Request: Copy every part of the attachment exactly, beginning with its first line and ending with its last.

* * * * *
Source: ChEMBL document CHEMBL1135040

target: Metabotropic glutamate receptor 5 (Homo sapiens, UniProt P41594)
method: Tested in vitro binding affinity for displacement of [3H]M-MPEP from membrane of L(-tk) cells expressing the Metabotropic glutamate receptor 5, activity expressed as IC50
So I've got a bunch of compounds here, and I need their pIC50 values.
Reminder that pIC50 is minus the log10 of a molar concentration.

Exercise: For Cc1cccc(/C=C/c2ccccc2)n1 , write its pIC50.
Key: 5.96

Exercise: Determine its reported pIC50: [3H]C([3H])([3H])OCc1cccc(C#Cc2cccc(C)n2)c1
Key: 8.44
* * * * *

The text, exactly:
Source: ChEMBL document CHEMBL1135040

target: Metabotropic glutamate receptor 5 (Homo sapiens, UniProt P41594)
method: Tested in vitro binding affinity for displacement of [3H]M-MPEP from membrane of L(-tk) cells expressing the Metabotropic glutamate receptor 5, activity expressed as IC50
So I've got a bunch of compounds here, and I need their pIC50 values.
Reminder that pIC50 is minus the log10 of a molar concentration.

Exercise: For Cc1cccc(/C=C/c2ccccc2)n1 , write its pIC50.
Key: 5.96

Exercise: Determine its reported pIC50: [3H]C([3H])([3H])OCc1cccc(C#Cc2cccc(C)n2)c1
Key: 8.44